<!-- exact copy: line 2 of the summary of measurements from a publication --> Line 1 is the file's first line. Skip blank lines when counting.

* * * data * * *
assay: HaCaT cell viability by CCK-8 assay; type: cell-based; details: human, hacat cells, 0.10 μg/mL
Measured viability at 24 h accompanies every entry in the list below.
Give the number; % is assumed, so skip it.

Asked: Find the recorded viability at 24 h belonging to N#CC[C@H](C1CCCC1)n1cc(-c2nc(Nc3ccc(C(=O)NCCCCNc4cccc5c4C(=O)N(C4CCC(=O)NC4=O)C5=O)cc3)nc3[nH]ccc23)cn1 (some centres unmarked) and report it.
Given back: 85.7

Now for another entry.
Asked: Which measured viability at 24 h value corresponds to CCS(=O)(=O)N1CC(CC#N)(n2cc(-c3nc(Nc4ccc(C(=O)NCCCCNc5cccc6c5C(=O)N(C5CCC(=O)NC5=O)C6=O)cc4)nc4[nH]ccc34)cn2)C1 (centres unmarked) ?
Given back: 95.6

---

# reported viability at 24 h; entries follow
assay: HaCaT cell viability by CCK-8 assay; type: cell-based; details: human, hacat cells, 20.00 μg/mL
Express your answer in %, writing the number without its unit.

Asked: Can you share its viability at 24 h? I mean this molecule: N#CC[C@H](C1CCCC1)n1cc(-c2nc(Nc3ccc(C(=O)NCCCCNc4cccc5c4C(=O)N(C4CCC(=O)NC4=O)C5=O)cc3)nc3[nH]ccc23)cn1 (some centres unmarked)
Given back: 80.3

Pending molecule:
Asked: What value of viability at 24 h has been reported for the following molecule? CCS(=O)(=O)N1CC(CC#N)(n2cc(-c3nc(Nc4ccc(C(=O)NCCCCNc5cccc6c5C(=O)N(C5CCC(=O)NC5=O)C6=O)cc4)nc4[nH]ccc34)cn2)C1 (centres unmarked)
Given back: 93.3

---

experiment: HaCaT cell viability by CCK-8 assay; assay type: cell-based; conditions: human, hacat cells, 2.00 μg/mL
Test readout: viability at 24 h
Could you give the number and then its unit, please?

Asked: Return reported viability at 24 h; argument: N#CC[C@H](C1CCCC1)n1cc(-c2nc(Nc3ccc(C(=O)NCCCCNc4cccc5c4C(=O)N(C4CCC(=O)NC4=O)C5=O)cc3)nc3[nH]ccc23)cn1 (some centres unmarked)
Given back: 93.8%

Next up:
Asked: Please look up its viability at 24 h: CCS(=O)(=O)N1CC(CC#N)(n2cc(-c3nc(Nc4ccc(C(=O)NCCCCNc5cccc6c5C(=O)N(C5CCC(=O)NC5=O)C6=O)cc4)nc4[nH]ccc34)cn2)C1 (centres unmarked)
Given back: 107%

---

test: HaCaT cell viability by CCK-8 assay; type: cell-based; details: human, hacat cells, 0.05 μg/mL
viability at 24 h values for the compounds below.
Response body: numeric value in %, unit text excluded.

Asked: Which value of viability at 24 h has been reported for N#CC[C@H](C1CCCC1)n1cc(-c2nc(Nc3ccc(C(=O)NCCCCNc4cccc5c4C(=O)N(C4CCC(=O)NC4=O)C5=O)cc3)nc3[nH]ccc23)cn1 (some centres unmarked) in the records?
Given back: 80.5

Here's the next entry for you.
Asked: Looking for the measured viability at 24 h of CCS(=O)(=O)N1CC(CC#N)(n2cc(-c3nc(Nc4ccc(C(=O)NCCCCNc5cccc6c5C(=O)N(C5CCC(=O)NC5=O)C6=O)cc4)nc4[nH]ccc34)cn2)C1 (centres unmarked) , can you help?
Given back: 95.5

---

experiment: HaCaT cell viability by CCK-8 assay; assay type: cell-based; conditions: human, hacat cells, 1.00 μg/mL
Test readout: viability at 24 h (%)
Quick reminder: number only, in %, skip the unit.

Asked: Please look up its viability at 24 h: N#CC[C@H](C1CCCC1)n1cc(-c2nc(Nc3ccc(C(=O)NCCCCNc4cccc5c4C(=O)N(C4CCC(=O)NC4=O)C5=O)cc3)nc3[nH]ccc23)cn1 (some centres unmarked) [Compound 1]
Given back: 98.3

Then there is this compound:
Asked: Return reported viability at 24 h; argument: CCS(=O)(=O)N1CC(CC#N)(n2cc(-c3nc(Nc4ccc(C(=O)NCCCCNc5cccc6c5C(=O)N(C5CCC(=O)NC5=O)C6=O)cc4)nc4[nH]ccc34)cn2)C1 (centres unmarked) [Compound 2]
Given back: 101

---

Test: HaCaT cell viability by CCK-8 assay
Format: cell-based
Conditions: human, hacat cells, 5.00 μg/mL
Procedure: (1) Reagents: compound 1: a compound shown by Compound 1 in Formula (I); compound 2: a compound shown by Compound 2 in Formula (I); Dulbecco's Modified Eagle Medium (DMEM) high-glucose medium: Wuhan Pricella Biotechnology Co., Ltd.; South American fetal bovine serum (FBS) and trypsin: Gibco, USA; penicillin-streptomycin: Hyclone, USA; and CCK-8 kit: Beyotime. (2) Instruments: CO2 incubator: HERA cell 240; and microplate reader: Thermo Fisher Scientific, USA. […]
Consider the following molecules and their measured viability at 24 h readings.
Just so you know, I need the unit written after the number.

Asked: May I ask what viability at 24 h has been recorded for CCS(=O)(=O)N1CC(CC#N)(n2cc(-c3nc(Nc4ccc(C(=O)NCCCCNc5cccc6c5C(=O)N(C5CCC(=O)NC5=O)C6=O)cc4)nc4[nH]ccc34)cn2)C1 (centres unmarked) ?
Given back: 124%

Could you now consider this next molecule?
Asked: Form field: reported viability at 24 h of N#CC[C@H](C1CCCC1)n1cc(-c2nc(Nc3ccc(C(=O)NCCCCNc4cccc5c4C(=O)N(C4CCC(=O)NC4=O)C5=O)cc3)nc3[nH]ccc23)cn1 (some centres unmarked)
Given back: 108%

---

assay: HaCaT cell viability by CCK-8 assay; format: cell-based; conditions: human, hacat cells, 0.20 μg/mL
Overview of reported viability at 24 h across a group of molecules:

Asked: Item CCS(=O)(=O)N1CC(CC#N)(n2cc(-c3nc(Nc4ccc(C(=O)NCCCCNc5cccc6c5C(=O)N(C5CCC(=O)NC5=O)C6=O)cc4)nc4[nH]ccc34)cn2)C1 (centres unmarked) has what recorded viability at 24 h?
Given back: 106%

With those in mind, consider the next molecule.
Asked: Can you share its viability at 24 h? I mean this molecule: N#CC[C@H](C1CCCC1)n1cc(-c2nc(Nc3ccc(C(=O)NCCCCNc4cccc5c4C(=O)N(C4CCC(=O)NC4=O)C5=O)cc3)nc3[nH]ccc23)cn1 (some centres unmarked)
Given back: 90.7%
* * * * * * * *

Measured viability at 24 h accompanies every entry in the list below.